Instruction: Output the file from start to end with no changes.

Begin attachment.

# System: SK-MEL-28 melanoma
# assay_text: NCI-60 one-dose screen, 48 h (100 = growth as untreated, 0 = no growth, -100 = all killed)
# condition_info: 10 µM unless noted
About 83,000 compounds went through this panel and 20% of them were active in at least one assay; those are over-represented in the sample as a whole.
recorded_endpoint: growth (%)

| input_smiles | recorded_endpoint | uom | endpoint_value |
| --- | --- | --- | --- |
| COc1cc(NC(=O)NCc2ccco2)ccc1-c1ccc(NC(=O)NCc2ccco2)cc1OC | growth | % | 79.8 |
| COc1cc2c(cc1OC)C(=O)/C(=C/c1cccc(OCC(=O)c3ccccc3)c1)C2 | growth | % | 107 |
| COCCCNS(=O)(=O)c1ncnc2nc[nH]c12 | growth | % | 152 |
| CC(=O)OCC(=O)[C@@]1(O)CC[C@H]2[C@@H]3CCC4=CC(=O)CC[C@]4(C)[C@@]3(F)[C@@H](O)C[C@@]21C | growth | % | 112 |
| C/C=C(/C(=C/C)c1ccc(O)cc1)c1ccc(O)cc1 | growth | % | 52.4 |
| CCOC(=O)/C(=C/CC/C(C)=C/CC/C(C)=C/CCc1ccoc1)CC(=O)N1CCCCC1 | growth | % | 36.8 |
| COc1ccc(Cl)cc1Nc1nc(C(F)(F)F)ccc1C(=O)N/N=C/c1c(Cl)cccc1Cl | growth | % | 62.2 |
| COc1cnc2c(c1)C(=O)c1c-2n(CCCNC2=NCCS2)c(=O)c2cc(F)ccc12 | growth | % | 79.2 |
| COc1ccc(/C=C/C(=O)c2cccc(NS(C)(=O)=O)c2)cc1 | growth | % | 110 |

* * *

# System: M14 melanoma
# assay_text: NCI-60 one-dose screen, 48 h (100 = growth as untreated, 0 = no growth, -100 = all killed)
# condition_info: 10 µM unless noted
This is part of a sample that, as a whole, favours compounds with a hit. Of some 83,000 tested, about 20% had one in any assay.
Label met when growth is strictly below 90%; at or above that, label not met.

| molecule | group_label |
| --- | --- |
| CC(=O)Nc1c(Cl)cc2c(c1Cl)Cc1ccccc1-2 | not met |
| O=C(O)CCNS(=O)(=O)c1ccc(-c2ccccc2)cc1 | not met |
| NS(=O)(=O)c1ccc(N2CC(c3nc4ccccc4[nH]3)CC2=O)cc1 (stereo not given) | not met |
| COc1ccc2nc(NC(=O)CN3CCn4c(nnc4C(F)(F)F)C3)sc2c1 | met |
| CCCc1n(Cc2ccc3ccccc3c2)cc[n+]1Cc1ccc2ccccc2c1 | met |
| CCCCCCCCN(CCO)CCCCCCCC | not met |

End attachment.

# System: SK-MEL-28 melanoma
# assay_text: NCI-60 one-dose screen, 48 h (100 = growth as untreated, 0 = no growth, -100 = all killed)
# condition_info: 10 µM unless noted
About 83,000 compounds went through this panel and 20% of them were active in at least one assay; those are over-represented in the sample as a whole.
recorded_endpoint: growth (%)

| input_smiles | recorded_endpoint | uom | endpoint_value |
| --- | --- | --- | --- |
| COc1cc(NC(=O)NCc2ccco2)ccc1-c1ccc(NC(=O)NCc2ccco2)cc1OC | growth | % | 79.8 |
| COc1cc2c(cc1OC)C(=O)/C(=C/c1cccc(OCC(=O)c3ccccc3)c1)C2 | growth | % | 107 |
| COCCCNS(=O)(=O)c1ncnc2nc[nH]c12 | growth | % | 152 |
| CC(=O)OCC(=O)[C@@]1(O)CC[C@H]2[C@@H]3CCC4=CC(=O)CC[C@]4(C)[C@@]3(F)[C@@H](O)C[C@@]21C | growth | % | 112 |
| C/C=C(/C(=C/C)c1ccc(O)cc1)c1ccc(O)cc1 | growth | % | 52.4 |
| CCOC(=O)/C(=C/CC/C(C)=C/CC/C(C)=C/CCc1ccoc1)CC(=O)N1CCCCC1 | growth | % | 36.8 |
| COc1ccc(Cl)cc1Nc1nc(C(F)(F)F)ccc1C(=O)N/N=C/c1c(Cl)cccc1Cl | growth | % | 62.2 |
| COc1cnc2c(c1)C(=O)c1c-2n(CCCNC2=NCCS2)c(=O)c2cc(F)ccc12 | growth | % | 79.2 |
| COc1ccc(/C=C/C(=O)c2cccc(NS(C)(=O)=O)c2)cc1 | growth | % | 110 |

* * *

# System: M14 melanoma
# assay_text: NCI-60 one-dose screen, 48 h (100 = growth as untreated, 0 = no growth, -100 = all killed)
# condition_info: 10 µM unless noted
This is part of a sample that, as a whole, favours compounds with a hit. Of some 83,000 tested, about 20% had one in any assay.
Label met when growth is strictly below 90%; at or above that, label not met.

| molecule | group_label |
| --- | --- |
| CC(=O)Nc1c(Cl)cc2c(c1Cl)Cc1ccccc1-2 | not met |
| O=C(O)CCNS(=O)(=O)c1ccc(-c2ccccc2)cc1 | not met |
| NS(=O)(=O)c1ccc(N2CC(c3nc4ccccc4[nH]3)CC2=O)cc1 (stereo not given) | not met |
| COc1ccc2nc(NC(=O)CN3CCn4c(nnc4C(F)(F)F)C3)sc2c1 | met |
| CCCc1n(Cc2ccc3ccccc3c2)cc[n+]1Cc1ccc2ccccc2c1 | met |
| CCCCCCCCN(CCO)CCCCCCCC | not met |